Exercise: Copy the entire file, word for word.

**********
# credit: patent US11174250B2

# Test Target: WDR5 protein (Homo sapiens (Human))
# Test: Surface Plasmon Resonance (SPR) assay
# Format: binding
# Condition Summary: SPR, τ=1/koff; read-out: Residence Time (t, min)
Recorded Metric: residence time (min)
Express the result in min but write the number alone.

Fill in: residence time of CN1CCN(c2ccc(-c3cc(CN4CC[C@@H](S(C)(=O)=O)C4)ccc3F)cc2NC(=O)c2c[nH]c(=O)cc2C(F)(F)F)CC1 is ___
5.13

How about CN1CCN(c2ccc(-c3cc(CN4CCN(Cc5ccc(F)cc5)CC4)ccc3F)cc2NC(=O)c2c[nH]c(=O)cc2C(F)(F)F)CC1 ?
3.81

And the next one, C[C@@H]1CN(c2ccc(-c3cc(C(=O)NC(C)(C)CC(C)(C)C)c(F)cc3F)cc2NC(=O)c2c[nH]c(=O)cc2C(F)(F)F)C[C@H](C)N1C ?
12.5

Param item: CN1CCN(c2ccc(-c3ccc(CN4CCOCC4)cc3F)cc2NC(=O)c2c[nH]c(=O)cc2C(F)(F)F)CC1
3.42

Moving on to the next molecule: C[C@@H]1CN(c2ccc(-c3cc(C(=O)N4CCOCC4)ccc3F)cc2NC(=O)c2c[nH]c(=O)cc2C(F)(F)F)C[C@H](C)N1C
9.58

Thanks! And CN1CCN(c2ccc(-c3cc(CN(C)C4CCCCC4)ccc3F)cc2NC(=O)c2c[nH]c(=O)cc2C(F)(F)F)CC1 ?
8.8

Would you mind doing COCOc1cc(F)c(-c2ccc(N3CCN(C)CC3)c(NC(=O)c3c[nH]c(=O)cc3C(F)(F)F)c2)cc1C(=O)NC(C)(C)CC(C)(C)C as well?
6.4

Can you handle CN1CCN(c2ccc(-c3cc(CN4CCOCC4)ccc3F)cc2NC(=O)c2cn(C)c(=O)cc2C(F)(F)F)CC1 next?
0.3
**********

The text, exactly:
# credit: patent US11174250B2

# Test Target: WDR5 protein (Homo sapiens (Human))
# Test: Surface Plasmon Resonance (SPR) assay
# Format: binding
# Condition Summary: SPR, τ=1/koff; read-out: Residence Time (t, min)
Recorded Metric: residence time (min)
Express the result in min but write the number alone.

Fill in: residence time of CN1CCN(c2ccc(-c3cc(CN4CC[C@@H](S(C)(=O)=O)C4)ccc3F)cc2NC(=O)c2c[nH]c(=O)cc2C(F)(F)F)CC1 is ___
5.13

How about CN1CCN(c2ccc(-c3cc(CN4CCN(Cc5ccc(F)cc5)CC4)ccc3F)cc2NC(=O)c2c[nH]c(=O)cc2C(F)(F)F)CC1 ?
3.81

And the next one, C[C@@H]1CN(c2ccc(-c3cc(C(=O)NC(C)(C)CC(C)(C)C)c(F)cc3F)cc2NC(=O)c2c[nH]c(=O)cc2C(F)(F)F)C[C@H](C)N1C ?
12.5

Param item: CN1CCN(c2ccc(-c3ccc(CN4CCOCC4)cc3F)cc2NC(=O)c2c[nH]c(=O)cc2C(F)(F)F)CC1
3.42

Moving on to the next molecule: C[C@@H]1CN(c2ccc(-c3cc(C(=O)N4CCOCC4)ccc3F)cc2NC(=O)c2c[nH]c(=O)cc2C(F)(F)F)C[C@H](C)N1C
9.58

Thanks! And CN1CCN(c2ccc(-c3cc(CN(C)C4CCCCC4)ccc3F)cc2NC(=O)c2c[nH]c(=O)cc2C(F)(F)F)CC1 ?
8.8

Would you mind doing COCOc1cc(F)c(-c2ccc(N3CCN(C)CC3)c(NC(=O)c3c[nH]c(=O)cc3C(F)(F)F)c2)cc1C(=O)NC(C)(C)CC(C)(C)C as well?
6.4

Can you handle CN1CCN(c2ccc(-c3cc(CN4CCOCC4)ccc3F)cc2NC(=O)c2cn(C)c(=O)cc2C(F)(F)F)CC1 next?
0.3